“Remember that pain has this most excellent quality. If prolonged it cannot be severe, and if severe it cannot be prolonged.” Seneca
My abdominal surgery was three days ago. One thing I have learned in these last few days is how subjective and changeable is our experience of pain is. There are moments white hot, bringing tears to my eyes, as well as others like a constant ache that are comforted by a warm blanket and stillness. Truthfully, often times when people ask me how I am feeling, I don’t know how to respond. Generally, we grade things on a number scale, but being heavily sedated with so many different drugs from my hospital stay during the last few days I was barely inhabiting my body, let alone knowing how it feels. And now as I wade through this 3rd day of recuperating at home, I watch myself swing frequently between wanting to get back into my body and feel the experience and the pain as it is and to the suggestion of taking more of the prescribed narcotic to kill the pain.
Don’t get me wrong, I am not a glutton for pain or punishment, but I did start my most recent book about wanting to learn to feel more. Of course it is easy to want to avoid this kind of feeling, but it is also dangerously seductive to fall into those murky waters. Partly it is outrageously common for people in pain to be given narcotics (in 2014 there were over 240 million prescriptions written alone). Almost all of us are familiar with at least one story personally in which pain management devolved into life threatening narcotic addiction. President Obama’s recent bill to address the overuse and addiction ease of narcotics reflects the truth of how a little discomfort turns into a way of avoiding feeling everything.
It’s amazing how much reassurance I am getting to use the pain pills. All of them quick to assure me that I won’t be addicted after a few days or even a week, but I remain skeptical. And here’s why, narcotics don’t just powerfully alleviate my immediate physical symptoms. They also change my mood and not that I wouldn’t want enjoy a better mood than the hangry place that defines my inability to eat; but really how would I know on which day I should be ready to feel it all? When exactly will it become easier to start feeling what is really happening to me inside?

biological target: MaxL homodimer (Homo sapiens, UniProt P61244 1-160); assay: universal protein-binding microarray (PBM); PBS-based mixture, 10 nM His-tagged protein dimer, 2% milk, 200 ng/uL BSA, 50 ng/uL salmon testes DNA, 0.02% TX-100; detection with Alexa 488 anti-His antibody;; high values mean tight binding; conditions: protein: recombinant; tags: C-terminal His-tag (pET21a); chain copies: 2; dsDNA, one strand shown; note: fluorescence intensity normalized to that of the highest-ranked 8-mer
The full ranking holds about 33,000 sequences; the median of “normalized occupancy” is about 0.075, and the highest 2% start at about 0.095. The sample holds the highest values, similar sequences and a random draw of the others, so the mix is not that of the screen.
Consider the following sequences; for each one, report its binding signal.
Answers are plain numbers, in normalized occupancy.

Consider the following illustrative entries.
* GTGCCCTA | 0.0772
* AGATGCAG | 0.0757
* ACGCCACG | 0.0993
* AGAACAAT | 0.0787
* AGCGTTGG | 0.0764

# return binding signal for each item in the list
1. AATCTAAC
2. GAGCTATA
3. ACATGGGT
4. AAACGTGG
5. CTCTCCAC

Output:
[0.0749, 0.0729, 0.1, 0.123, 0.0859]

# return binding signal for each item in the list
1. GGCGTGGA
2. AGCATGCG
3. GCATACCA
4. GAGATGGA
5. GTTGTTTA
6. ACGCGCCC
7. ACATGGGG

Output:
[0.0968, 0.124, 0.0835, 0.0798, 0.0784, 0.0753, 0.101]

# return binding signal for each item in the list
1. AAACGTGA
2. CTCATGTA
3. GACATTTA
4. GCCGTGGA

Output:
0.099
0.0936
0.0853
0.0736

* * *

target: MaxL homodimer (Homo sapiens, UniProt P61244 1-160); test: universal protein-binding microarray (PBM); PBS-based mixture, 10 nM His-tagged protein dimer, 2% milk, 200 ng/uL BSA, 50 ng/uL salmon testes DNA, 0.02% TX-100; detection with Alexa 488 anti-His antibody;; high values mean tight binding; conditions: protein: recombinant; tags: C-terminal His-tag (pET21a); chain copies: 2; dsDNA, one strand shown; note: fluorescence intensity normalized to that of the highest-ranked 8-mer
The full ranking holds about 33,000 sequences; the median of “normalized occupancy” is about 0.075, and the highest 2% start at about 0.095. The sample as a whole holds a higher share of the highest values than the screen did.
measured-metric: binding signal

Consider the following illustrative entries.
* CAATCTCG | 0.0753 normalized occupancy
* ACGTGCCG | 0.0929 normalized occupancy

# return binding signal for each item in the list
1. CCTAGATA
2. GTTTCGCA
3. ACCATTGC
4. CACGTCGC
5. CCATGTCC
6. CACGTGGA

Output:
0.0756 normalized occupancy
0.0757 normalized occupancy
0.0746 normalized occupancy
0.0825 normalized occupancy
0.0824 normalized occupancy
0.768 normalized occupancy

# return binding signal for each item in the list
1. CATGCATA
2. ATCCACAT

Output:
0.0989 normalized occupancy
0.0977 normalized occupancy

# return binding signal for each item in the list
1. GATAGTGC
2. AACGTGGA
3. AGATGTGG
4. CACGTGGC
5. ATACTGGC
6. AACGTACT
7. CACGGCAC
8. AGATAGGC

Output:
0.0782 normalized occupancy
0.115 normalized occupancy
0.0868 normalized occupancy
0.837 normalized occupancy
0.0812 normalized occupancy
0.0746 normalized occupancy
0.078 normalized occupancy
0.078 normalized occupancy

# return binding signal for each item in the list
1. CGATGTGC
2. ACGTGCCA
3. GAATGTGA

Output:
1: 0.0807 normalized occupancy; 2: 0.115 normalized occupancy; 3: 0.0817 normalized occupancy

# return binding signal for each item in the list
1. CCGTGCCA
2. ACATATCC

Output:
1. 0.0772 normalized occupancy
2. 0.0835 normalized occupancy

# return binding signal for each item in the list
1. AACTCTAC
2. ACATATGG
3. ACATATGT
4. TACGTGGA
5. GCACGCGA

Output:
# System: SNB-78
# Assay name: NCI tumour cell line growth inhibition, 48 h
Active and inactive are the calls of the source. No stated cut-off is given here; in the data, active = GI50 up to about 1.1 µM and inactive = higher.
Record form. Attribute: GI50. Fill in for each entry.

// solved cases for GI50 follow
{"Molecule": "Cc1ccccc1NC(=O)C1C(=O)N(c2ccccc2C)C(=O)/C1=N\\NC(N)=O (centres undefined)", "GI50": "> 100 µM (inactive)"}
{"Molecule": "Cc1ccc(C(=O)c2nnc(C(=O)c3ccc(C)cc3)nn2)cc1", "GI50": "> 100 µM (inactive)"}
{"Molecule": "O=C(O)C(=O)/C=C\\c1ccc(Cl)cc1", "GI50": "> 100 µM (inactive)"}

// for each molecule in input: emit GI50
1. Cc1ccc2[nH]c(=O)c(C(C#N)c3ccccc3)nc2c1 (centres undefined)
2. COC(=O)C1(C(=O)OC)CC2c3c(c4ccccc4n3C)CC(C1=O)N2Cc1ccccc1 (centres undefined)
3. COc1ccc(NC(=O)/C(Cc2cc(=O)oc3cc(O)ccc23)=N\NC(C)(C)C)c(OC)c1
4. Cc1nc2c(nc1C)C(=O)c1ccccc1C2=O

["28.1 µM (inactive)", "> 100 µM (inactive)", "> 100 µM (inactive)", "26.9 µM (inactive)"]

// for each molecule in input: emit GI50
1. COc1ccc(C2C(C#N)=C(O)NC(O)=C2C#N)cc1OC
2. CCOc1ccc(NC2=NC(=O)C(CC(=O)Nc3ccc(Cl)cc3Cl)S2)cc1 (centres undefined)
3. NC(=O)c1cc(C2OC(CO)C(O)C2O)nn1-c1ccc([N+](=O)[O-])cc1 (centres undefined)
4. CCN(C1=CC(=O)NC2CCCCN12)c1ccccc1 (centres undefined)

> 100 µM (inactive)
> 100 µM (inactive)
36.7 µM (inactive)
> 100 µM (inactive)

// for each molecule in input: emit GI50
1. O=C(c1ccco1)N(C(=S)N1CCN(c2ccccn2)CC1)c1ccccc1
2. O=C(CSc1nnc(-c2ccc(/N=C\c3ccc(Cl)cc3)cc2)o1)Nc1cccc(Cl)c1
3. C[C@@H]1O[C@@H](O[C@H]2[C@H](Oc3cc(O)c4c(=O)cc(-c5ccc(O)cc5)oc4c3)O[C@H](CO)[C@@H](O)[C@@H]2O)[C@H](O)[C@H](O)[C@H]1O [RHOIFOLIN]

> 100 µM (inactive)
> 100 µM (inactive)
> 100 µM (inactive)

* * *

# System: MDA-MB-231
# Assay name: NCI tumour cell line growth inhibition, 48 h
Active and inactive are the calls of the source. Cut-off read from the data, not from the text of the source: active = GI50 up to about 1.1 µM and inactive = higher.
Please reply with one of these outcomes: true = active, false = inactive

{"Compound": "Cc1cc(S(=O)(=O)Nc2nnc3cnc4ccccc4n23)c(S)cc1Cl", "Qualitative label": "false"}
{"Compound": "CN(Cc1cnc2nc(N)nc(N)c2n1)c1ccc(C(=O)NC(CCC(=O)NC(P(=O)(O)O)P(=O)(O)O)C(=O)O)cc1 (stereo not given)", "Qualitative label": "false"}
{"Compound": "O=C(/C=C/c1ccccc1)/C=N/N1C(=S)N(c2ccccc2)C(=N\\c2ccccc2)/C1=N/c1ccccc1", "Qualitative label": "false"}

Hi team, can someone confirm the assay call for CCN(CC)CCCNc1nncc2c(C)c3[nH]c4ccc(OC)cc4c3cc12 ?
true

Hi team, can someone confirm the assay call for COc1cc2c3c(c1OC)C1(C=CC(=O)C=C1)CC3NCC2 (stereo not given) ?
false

From the looks of things, it’s a slippery slope at best. Just today, there was another report on narcotic prescriptions gone wrong. Of all of the long-term users interviewed, they all began taking narcotics from a doctor’s prescription following an illness or procedure like mine. But, what is more disturbing is the survey’s findings that over 2/3 of the time, physicians provided no other suggestions for dealing with pain and only 1/3 of physicians discussed how or when to terminate narcotic use. While I know that there is a time and place for narcotic use, because as the anesthesiologist explained to me, your body registers pain even when you don’t- and the pain medication during and post-surgery probably saved my life. But, now here at home, there has to be an honoring of my pain, of feeling the realness and acuteness of where my body is since this surgery. I don’t want to float through it, I want to feel it and have compassion for myself. There seems to be something intrinsically wrong with feeling fine when you are clearly not fine. In part because I know that it spills over into other ways of not feeling in relationship to the people we love or even ourselves. Pain of all kinds are our most potent teachers. I keep wondering why I wasn’t prescribed hands on healing instead of ongoing narcotics? Or how about a required meditation series to heal your own pain through feeling? Choosing to not feel, in fact being encouraged to not feel is what we call normal in our medical system- but I don’t buy it. I intend to be a conscientious observer of the medical miracle called healing. If I don’t register this quality of feeling bad and knowing I can manage it, what will I have to compare it to when good finally shows up?